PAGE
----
This week, a reader named Missy asked us how to apply for the one-time, lump-sum Social Security death benefit. “When my husband passed away, I never received anything,” she recalls. We’ll explain the process below, including which documents you’ll need to apply.
How the Social Security Death Benefit Works
Whenever someone in your family passes away, it’s important to notify the Social Security Administration as soon as possible. Normally, the funeral director laying your loved one to rest handles this task. But depending on the circumstances, you may need to notify the SSA yourself. Regardless, someone must notify the SSA within two years of the date on your loved one’s death certificate. Once that deadline passes, survivors cannot apply for the lump-sum $255 Social Security death benefit.
Other people who may be eligible to apply for a Social Security death benefit include:
- The deceased worker’s unmarried child(ren) younger than 19 years old.
- Divorced spouses, in certain cases.
No matter who applies, the SSA usually pays the Social Security death benefit in a single lump-sum payment. That means the first eligible applicant will receive that $255 payment. If several eligible children apply at the same time, the SSA divides that one-time $255 payment evenly among them.
Who Cannot Qualify for the Social Security Death Benefit?
The SSA has certain rules about which spouses and children qualify for benefits after an insured worker passes away. If any of the following apply to you, then you’re not eligible for the $255 Social Security death benefit:
- You married the deceased worker less than nine months ago.
- You’re divorced and your marriage lasted less than 10 years.
- You’re younger than 60 and have no children younger than 16 years old living at home.
- You divorced the deceased worker after 10+ years of marriage, but then remarried.
- You’re an adult child of the deceased worker who’s at least 19 or not currently enrolled in school.
Widowed spouses aged 50-59 may also qualify if they become disabled within seven years of the worker’s death.
Documents You Should Pull Together Before You Apply
Surviving spouses must show the SSA they’re eligible to apply for the lump-sum Social Security death benefit. Make sure you have original versions of most documents listed below:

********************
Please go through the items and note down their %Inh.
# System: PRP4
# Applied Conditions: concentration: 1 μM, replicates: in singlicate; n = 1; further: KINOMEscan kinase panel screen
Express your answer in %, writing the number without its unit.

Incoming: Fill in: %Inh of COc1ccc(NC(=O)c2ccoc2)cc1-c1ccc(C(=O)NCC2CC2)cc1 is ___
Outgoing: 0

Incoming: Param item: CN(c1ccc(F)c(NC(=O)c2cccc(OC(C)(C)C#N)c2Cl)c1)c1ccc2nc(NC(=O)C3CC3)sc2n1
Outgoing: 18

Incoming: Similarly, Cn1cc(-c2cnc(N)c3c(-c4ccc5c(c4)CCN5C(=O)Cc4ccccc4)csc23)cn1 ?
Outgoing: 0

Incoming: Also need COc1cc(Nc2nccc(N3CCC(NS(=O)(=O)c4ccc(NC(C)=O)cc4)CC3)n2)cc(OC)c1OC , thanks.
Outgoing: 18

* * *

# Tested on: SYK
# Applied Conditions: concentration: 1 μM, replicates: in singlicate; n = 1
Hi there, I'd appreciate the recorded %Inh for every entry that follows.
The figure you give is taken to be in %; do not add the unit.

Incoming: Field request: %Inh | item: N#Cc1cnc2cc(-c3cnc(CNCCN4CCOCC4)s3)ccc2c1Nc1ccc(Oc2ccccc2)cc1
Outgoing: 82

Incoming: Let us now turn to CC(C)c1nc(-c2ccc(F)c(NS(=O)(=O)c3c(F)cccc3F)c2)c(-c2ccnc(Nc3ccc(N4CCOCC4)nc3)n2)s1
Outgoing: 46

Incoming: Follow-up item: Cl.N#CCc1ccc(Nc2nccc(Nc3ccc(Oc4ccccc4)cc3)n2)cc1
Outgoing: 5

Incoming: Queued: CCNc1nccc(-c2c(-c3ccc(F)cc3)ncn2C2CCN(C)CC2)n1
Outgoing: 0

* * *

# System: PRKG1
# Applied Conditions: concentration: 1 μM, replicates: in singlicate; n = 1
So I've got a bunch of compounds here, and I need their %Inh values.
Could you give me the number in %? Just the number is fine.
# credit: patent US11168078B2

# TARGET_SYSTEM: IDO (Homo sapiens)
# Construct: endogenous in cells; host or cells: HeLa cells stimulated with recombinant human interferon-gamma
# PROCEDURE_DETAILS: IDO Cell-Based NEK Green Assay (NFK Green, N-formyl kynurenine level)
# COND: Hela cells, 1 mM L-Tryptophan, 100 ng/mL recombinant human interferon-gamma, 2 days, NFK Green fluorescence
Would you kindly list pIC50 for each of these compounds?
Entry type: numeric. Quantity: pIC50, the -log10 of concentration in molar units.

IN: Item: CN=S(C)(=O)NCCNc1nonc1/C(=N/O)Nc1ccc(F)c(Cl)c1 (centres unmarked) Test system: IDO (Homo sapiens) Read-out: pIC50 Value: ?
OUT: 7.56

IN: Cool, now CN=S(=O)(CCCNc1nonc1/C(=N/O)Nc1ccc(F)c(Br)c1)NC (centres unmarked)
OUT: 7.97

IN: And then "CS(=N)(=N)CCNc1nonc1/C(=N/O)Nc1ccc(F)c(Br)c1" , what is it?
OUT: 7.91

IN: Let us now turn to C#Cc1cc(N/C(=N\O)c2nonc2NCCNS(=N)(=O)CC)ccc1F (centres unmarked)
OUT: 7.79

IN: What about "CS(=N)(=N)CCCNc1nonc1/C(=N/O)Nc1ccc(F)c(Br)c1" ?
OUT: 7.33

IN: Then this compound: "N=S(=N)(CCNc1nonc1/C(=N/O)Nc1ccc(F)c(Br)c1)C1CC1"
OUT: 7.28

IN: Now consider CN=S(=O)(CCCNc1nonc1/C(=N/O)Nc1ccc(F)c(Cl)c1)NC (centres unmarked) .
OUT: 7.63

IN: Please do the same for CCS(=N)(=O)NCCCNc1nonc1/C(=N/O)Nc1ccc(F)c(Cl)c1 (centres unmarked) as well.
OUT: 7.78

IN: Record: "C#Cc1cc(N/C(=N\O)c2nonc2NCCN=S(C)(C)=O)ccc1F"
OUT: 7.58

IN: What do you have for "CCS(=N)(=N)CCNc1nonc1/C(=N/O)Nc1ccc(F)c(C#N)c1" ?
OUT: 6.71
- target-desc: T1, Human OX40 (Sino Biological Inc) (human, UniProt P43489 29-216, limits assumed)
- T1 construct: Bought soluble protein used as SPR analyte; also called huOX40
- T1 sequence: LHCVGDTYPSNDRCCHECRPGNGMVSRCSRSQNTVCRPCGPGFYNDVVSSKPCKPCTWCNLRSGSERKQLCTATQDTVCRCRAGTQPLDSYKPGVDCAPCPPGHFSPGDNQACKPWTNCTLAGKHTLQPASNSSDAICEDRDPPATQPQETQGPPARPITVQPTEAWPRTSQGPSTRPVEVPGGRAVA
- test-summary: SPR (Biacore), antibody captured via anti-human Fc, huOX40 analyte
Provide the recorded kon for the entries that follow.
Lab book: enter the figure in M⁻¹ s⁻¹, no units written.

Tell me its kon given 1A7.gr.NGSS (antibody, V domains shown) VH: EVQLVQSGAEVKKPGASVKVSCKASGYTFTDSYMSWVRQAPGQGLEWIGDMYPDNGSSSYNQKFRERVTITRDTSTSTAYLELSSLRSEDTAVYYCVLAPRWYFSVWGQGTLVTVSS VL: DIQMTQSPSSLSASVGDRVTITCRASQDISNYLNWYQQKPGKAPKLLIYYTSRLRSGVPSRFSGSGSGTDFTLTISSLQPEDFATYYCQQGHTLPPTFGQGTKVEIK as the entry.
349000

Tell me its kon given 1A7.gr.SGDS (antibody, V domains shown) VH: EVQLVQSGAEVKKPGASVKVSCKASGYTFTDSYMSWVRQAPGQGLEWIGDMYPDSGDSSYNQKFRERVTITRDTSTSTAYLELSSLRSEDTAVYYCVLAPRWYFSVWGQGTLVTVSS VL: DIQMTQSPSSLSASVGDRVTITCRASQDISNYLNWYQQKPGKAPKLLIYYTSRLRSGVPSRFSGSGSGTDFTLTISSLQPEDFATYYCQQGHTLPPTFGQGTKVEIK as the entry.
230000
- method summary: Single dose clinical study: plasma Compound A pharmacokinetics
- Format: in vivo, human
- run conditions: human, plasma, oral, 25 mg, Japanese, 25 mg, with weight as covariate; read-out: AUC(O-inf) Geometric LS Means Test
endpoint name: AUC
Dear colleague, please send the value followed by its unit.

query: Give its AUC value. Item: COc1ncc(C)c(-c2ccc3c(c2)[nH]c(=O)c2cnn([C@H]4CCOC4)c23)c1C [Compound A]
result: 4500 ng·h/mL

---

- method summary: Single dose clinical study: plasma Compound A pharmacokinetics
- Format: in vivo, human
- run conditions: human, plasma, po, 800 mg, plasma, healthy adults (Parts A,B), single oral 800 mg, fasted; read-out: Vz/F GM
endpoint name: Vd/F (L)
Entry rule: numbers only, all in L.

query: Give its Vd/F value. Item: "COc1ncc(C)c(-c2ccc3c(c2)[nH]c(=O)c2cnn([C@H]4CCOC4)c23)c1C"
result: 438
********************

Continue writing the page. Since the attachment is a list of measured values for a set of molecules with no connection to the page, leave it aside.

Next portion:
- Your birth certificate or similar proof of your age and identity. Not everyone has an original birth certificate just lying around the house, and the SSA won’t accept photocopies. But don’t worry — if you don’t have this document, the agency may also help you get one. Other proof the SSA usually accepts for this:
- Your (current, unexpired) passport, which also fulfills requirement #3 below.
- School records from before your 5th birthday.
- A signed statement from the doctor or midwife present at your birth.
- Census records.
- Your child’s birth certificate.
- Insurance policy documents (i.e., life, long-term care/disability, etc.).
- Your marriage record/certificate.
- Original family bible or record filled out at the time of your birth.
- Your deceased spouse’s death certificate.
- Proof of citizenship or lawful alien status. This applies to people born outside the U.S. or Green Card holders.
- Did you serve in the U.S. military before 1968? If yes, the SSA needs your discharge papers. (If you don’t have these, then the SSA can get them from the VA.)
- Photocopies of last year’s tax returns (i.e., w-2s, 1099s or self-employed tax documents you filed with the IRS).
Steps to Apply for $255 Social Security Death Benefit
You cannot apply for this one-time payment online. Follow these steps to either apply by phone or in person at your local Social Security office:
- To apply by phone, call 1-800-772-1213 Monday through Friday, 7am-7pm EST. TTY number: 1-800-325-0778.
- Make an appointment at your local Social Security office if you wish to apply in person. These offices are often very busy and sometimes closed to walk-in traffic. So, it’s best to call ahead and make an appointment if you can. To find yours, type your ZIP code into the local office locator on the SSA’s website.
- Do you have a printer at home? If yes, download and complete Form SSA-8 to take with you when applying in person. Otherwise, keep this form handy when you apply by phone so you can quickly and accurately answer the SSA’s questions.
- Decide how you want to receive your Social Security death benefit. The fastest, easiest option is direct-deposit. You can sign up for that by calling 1-800-333-1795. You can also do this in person at your bank, credit union or while on the phone with the SSA. Provide your bank’s routing info when you call or bring your checkbook to your in-person appointment. Don’t have a bank account? The SSA can load your $255 Social Security death benefit onto a debit card and mail it to you.
Eligible spouses and children may also qualify for monthly survivor’s benefits. Need help getting benefits after the SSA turned you down or want to apply for disability? Sign up for a free phone call from a local advocate within one business day.
Related: At What Age Can a Widow Draw Her Deceased Spouse’s SSD Benefits?
Lori Polemenakos is Director of Consumer Content and SEO strategist for LeadingResponse, a legal marketing company. An award-winning journalist, writer and editor based in Dallas, Texas, she's produced articles for major brands such as Match.com, Yahoo!, MSN, AOL, Xfinity, Mail.com, and edited several published books. Since 2016, she's published hundreds of articles about Social Security disability, workers' compensation, veterans' benefits, personal injury, mass tort, auto accident claims, bankruptcy, employment law and other related legal issues.